UNITED Nations Secretary-General Boutros Boutros-Ghali is due in Cambodia April 7 to inspect UN peacekeeping operations at the start of what many say will be a violent election campaign.
The refusal of the Khmer Rouge to respect the terms of the Paris Peace Agreement of 1991 and the escalating violence have raised widespread doubts about the ability of the UN Transitional Authority in Cambodia (UNTAC) to fulfill its task of holding free and fair elections, scheduled for May 23-27.
In recent weeks ethnic Vietnamese and local villagers have been massacred, political party members assassinated, and peacekeeping soldiers attacked and killed.
As a result the military component of the UN peacekeeping operation was put on alert after attacks by the guerrillas that left four peacekeepers dead and seven wounded, a UN spokesman said April 6.
UN officials have blamed most of the violence on Khmer Rouge guerrillas.
They are widely believed to have killed 1 million of Cambodia's 8 million people by execution, starvation, and disease during their three-year rule which ended in 1978.
The group has opted out of the general elections despite having signed the four-faction Paris peace treaty.
UN officials, diplomats, and opposition officials say the Khmer Rouge is engaged in a nationwide operation to disrupt the campaigning that starts April 7.
Twenty political parties have registered for the election. The start of the campaign will allow each to hold rallies, put up posters, and state its case on television and radio.
On April 4, Khmer Rouge leader Khieu Samphan made a veiled threat to other opposition groups, warning them that by contesting the election they would be joining "an undertaking of treason."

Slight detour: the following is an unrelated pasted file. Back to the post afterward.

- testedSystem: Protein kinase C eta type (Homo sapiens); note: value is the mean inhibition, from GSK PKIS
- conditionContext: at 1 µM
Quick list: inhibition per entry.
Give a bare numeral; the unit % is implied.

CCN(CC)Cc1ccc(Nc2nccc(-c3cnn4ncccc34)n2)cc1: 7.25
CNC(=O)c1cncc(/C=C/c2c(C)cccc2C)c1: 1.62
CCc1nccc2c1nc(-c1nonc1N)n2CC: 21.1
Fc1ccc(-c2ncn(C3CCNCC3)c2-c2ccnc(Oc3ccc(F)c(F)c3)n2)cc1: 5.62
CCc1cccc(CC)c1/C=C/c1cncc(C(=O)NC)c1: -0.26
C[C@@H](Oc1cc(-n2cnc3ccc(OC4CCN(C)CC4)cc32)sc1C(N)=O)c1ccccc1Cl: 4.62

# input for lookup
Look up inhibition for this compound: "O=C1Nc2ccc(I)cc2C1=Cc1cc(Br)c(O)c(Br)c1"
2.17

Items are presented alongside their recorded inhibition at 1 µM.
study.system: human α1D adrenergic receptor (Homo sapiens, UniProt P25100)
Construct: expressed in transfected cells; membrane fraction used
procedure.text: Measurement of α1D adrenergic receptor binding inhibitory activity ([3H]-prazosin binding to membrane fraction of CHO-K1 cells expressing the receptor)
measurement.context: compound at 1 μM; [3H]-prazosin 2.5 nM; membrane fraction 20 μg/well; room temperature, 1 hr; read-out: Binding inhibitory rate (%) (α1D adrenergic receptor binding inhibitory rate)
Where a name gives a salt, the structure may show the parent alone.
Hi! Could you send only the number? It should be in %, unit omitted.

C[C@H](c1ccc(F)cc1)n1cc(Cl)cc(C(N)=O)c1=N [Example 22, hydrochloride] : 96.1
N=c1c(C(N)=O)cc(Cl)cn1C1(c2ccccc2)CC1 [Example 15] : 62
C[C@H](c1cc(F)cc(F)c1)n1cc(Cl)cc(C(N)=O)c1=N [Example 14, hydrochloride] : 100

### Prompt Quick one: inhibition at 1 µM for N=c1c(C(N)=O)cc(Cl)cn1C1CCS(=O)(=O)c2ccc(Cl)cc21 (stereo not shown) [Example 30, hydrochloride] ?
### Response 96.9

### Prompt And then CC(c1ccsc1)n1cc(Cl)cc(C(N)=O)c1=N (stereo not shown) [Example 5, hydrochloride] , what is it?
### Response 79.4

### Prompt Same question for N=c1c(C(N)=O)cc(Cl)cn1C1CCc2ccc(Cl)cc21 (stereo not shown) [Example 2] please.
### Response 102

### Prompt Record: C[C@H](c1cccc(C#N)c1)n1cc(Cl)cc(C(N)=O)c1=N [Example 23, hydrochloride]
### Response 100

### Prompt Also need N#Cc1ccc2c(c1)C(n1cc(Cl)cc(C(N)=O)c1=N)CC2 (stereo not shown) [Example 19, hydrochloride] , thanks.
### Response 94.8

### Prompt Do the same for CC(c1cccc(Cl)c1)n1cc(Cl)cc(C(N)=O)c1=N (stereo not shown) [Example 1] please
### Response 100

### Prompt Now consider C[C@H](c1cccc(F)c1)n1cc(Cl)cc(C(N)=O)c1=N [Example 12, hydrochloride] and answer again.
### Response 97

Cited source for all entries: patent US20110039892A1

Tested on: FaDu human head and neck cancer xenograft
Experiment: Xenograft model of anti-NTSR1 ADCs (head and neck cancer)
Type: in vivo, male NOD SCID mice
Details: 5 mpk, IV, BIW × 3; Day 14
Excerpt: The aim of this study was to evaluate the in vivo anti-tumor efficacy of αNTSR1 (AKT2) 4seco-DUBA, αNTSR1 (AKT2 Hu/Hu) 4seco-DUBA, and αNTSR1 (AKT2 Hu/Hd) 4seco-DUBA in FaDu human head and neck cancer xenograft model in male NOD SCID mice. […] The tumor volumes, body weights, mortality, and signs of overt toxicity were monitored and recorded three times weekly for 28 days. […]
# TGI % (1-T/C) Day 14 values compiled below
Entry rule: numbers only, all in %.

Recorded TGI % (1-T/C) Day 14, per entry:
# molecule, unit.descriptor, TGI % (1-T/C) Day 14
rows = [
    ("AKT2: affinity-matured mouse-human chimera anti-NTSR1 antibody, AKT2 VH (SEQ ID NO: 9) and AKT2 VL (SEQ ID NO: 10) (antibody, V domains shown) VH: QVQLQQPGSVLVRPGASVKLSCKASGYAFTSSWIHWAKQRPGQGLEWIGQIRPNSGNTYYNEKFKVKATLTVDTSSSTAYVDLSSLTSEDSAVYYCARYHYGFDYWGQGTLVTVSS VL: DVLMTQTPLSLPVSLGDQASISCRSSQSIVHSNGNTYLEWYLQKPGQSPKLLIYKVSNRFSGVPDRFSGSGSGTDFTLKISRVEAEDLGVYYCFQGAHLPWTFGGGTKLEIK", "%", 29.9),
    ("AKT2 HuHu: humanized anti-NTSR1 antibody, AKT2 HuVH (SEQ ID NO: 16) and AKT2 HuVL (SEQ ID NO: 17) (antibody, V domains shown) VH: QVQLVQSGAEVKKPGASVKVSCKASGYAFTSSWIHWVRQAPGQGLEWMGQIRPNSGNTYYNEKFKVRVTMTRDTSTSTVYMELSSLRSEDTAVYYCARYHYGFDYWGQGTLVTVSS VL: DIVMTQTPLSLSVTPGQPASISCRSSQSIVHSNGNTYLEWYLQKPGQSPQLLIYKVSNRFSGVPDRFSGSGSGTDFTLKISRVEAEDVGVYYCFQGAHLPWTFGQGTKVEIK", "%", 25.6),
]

Mr. Boutros-Ghali last visited Cambodia in April 1992 just after the deployment of UNTAC, then the largest, most costly, and ambitious undertaking of its kind.
The multibillion dollar operation, involving 22,000 personnel, was seen as a crucial test of the UN's will and ability to resolve conflicts left over from the cold war.
Security in Cambodia has become increasingly shaky in recent weeks as UN peacekeepers have come under direct attack.
Now many observers, including UNTAC officials and many Cambodians, are critical of the UN's failure to bring stability to a country that has not known peace for more than 20 years.
Providing a stark illustration of this perceived failure, dozens of local laborers have been working late into the night strengthening security at UNTAC's Phnom Penh headquarters in preparation for Boutros-Ghali's visit.
Diplomats and UNTAC's police component have circulated internal warnings of possible street demonstrations coinciding with Boutros-Ghali's visit.
Front-runners are the Cambodian People's Party, political wing of the incumbent Vietnamese-installed government, and the royalist National United Front for an Independent, Peaceful, Neutral, and Cooperative Cambodia, led by Prince Norodom Rannaridh, son of head of state Prince Norodom Sihanouk.